Was there anything good here? I mean I smiled a couple of times. But it’s hard to get on board with a faulty premise with a character you don’t like who’s trying to do something you don’t care about. The opening is cute. And Zehnal is actually a good on-the-page writer (I loved the opening description of their town – “The kind of town where people get by and then die.”). But I don’t think any writer could’ve made this work. The premise is too faulty.

[x] What the hell did I just read?
[ ] wasn’t for me
[ ] worth the read
[ ] impressive
[ ] genius

What I learned: Beware the deceptively enticing but ultimately thin premise! The premise that sounds good in a room, but doesn’t have a chance at being fleshed out into an entire movie. I can see the pitch now: “What about a LITERAL shotgun wedding??! Where a woman forces her boyfriend to marry her at gunpoint?” I’d probably laugh at that if I were in the room. But then you start mapping out the story and realize it’s good for about 20 pages and that’s it. I mean how do you expand that premise into 100 pages? There’s just no way. And the number of fluffy scenes in Shotgun Wedding is proof positive of that. Make sure your premise is big enough to handle an entire film!

Friday, November 25, 2011

Article - The 3-5 Year Plan

So a couple weeks ago I stirred up some emotions when I came up with the 6 month plan for selling a screenplay. I think my article was somewhat misinterpreted. I wasn’t saying that selling a script was EASY - that all you had to do was follow these steps and VOILA – 500 thousand dollars magically appears in your bank account. I was merely saying that if you ONLY HAD SIX MONTHS to sell a script, and didn’t have any (or very few) contacts, that the route that gave you the best chance to do so was that one. And I still believe that. I’m open to hearing alternatives, but so far no one’s given me something better.

Also, since the article, I’ve gotten a few e-mails telling me that e-mail is a better way to pitch your script than a phone call. The reason being that phone calls take time and if you’re not important, busy assistant types are likely to hurry you off the phone. With e-mails, they can check them whenever, which is easier for them. That actually makes sense so if that’s the way you want to go, go for it. Just remember that if you do go that route, make sure you've followed RULE #1 (pick a great concept!) from last week’s article. Because chances are that’s the only thing they’re going to read in your e-mail. And if you want that logline to be as powerful as humanly possible, then be sure to check out my logline article.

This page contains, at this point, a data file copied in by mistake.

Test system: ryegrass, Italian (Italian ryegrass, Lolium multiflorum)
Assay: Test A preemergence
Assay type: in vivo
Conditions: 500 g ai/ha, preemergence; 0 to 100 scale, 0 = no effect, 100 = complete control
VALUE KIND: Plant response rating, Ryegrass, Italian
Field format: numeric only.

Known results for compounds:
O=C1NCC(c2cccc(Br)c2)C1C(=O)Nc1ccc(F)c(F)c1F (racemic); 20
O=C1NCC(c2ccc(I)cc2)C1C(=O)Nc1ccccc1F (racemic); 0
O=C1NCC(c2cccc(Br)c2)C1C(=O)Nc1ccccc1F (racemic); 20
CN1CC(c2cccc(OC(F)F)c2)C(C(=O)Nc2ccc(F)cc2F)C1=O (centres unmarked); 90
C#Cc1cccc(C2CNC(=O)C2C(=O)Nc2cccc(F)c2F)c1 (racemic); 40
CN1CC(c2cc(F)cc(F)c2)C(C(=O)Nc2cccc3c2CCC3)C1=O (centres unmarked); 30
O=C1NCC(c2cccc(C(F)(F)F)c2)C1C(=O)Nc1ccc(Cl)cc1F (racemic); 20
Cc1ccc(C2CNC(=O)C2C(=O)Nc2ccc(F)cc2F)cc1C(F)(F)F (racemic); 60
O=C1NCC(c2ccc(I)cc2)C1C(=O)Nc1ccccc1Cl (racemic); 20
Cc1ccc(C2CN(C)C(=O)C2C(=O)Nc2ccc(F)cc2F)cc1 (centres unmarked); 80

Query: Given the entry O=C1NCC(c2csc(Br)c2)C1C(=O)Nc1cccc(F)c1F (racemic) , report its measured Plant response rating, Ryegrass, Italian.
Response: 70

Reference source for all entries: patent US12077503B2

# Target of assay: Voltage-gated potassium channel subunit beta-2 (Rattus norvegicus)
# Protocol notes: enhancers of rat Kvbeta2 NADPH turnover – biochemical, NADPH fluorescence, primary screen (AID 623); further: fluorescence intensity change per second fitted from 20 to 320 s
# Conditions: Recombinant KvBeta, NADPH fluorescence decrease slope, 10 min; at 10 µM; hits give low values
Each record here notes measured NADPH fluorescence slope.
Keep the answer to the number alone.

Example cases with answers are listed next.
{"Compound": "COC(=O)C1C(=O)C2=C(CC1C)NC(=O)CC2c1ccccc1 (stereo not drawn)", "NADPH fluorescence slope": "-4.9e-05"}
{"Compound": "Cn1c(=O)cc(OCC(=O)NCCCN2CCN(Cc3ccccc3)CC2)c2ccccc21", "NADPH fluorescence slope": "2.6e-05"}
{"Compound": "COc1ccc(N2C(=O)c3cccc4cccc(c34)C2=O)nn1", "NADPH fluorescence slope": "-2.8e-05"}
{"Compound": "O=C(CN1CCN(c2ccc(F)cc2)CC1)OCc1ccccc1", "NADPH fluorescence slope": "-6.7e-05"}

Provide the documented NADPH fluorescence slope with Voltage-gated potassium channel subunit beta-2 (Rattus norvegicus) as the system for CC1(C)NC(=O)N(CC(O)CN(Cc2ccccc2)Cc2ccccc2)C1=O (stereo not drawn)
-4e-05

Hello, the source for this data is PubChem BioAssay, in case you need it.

Okay, now let’s get down to business. Last week we talked about the 6 month plan. That’s fine and dandy if you only have six months. But a more realistic plan for selling a script and becoming a professional screenwriter is 3-5 years. You know how doctors and lawyers spend 4 years of 50 hour weeks to get their degree? It’s no different for you. You have to study this craft religiously if you want to be great at it. With that in mind, onto the plan.


DON’T QUIT YOUR DAY JOB - Not yet at least. You need to start saving money. You’re going to need it later when you either visit or, preferably, MOVE to Los Angeles. Save as much money as you can. Stop spending it on stupid stuff like Angry Birds Seasons. Every buck counts. You can live on In and Out Burger for 8 bucks a day. The more money you save, the more Double-Doubles you can buy!

READ - Start reading scripts. As many as you can. The more you can get your hands on, the more you should read. Not just the pro scripts, but the amateur scripts as well (which you can get over at Simply Scripts). Nothing has taught me more about screenwriting than reading screenplays. At the VERY MINIMUM, read 2 a week. But if you can read up to one a day, do it. And don’t tell me you don’t have the time. Sheldon Turner still reads a screenplay a day and he’s one of the busiest screenwriters in the business.

FIRST SCRIPT - Write your first script. Write about anything you want. Something personal and non-commercial even. Why? Because you’re not going to show it to anyone. Just write and have fun. Enjoy the process. Enjoy figuring things out. If you write 4 pages a day, you’ll be finished in less than a month. Resist the temptation to show it to friends because you think you’re the exception to the rule who’s written a genius script your first time out. Those friends will always secretly think you’re a terrible writer and feel sorry for you whenever you bring your writing up. You only get one chance to make a first impression.